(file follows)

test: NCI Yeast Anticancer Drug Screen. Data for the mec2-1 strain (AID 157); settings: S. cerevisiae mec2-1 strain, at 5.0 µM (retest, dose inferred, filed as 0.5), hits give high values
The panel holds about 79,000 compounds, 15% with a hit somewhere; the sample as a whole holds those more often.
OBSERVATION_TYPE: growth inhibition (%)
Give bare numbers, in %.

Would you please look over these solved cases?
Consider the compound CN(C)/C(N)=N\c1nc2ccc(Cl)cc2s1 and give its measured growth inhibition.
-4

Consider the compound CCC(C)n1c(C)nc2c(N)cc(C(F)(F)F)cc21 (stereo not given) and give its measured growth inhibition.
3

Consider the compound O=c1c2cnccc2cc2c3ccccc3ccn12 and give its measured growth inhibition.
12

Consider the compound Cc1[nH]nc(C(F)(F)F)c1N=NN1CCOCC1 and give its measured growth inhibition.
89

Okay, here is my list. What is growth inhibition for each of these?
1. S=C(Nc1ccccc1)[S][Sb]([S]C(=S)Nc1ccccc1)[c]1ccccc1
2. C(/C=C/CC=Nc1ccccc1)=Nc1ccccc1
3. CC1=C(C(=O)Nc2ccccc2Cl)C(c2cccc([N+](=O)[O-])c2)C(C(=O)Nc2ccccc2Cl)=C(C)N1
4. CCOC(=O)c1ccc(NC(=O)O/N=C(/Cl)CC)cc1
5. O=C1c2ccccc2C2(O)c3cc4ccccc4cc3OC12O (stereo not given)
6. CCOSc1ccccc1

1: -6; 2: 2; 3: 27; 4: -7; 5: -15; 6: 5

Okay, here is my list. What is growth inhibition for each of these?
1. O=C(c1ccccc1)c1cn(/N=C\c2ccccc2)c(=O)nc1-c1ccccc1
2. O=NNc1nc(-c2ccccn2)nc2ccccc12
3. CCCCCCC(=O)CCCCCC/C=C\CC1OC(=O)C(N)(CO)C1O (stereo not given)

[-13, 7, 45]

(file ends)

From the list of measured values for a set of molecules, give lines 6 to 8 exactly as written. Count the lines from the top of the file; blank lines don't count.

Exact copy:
Consider the compound CN(C)/C(N)=N\c1nc2ccc(Cl)cc2s1 and give its measured growth inhibition.
-4

Consider the compound CCC(C)n1c(C)nc2c(N)cc(C(F)(F)F)cc21 (stereo not given) and give its measured growth inhibition.